Following a public comment period and review of AgeCheq, Inc.’s initial proposed Children’s Online Privacy Protection (COPPA) Rule verifiable parental consent method, the Federal Trade Commission has denied the company’s application.
In its application, AgeCheq proposed a real-time common consent mechanism, which conducts identity verification in two ways. The first method of verifying parental identity involves a financial transaction. The second method involves the parent printing, signing, and returning a declaration form to AgeCheq. In a letter to AgeCheq, the FTC stated that the company’s proposed mechanism uses methods that have already been recognized as a valid means of obtaining verifiable parental consent in the Rule. The FTC’s letter also states that companies are free to develop common consent mechanisms without Commission approval.
AgeCheq recently proposed a different verifiable parental consent method, which is currently open for public comment.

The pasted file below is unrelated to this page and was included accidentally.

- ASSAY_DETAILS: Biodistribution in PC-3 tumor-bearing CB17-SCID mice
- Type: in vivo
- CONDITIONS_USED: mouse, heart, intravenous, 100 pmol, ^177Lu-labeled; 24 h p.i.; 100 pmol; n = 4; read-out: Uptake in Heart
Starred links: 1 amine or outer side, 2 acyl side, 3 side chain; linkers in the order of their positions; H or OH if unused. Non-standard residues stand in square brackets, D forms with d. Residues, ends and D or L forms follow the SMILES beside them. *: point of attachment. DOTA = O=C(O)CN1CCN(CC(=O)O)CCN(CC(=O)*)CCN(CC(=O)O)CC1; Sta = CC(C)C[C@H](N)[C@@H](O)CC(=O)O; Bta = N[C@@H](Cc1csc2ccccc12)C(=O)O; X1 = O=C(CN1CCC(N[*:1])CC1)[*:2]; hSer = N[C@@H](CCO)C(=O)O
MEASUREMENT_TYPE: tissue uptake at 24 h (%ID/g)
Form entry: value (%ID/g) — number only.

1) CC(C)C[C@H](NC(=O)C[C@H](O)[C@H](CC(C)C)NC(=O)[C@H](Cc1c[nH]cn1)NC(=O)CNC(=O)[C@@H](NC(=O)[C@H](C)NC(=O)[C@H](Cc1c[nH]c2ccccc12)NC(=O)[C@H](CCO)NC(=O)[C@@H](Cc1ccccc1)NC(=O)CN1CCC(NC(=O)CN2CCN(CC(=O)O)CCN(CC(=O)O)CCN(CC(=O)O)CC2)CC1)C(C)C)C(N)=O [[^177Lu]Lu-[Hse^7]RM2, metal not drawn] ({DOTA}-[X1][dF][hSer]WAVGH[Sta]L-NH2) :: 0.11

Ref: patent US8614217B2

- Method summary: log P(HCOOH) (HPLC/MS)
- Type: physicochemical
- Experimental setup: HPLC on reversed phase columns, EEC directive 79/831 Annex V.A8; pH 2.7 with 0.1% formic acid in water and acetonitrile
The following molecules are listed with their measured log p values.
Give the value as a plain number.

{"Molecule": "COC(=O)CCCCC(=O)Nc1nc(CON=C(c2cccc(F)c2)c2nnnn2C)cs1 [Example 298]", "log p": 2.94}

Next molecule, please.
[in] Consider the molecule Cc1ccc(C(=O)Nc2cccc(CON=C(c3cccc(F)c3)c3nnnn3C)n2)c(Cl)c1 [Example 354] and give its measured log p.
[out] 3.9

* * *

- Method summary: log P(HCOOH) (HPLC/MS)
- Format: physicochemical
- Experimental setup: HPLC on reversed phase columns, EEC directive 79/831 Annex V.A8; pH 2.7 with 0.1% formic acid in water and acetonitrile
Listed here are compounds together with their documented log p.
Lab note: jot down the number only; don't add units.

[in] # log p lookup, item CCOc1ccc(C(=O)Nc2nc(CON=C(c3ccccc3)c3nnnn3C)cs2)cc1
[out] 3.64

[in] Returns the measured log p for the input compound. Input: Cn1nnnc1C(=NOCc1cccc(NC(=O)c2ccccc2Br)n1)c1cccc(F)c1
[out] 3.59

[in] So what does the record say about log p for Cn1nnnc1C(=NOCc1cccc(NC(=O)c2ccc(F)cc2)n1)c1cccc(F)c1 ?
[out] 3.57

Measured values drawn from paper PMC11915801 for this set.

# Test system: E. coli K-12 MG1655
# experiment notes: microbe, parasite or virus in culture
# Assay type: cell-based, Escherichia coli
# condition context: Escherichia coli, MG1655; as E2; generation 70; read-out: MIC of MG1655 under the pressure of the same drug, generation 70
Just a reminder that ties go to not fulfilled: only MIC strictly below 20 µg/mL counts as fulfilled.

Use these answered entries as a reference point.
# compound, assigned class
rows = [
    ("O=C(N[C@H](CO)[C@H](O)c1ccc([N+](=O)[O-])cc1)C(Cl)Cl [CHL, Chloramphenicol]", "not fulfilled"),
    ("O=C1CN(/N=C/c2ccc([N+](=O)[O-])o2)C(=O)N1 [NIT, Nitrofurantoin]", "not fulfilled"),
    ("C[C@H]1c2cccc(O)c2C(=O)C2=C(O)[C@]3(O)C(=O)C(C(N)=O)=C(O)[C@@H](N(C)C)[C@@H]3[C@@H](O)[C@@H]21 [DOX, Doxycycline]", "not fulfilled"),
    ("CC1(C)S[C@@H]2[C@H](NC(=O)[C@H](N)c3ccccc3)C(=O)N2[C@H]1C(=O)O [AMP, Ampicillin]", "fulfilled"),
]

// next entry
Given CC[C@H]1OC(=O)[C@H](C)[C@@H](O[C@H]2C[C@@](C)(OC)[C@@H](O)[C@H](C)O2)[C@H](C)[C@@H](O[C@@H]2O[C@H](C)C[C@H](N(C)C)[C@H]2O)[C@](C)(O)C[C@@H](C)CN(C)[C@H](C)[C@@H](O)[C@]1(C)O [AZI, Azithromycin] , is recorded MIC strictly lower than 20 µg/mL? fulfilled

Under the COPPA Rule, online sites and services directed at children under 13, and general audience sites or services that knowingly collect, use, or disclose personal information from children under 13, must obtain permission from a child’s parents before collecting personal information from that child. The rule lays out a number of acceptable methods for gaining parental consent, but also includes a provision allowing interested parties to submit new verifiable parental consent methods to the Commission for approval. Approved methods may be used by any company, not just the particular applicant requesting approval of the method.
The Commission vote to deny AgeCheq’s application and issue the letter was 5-0.
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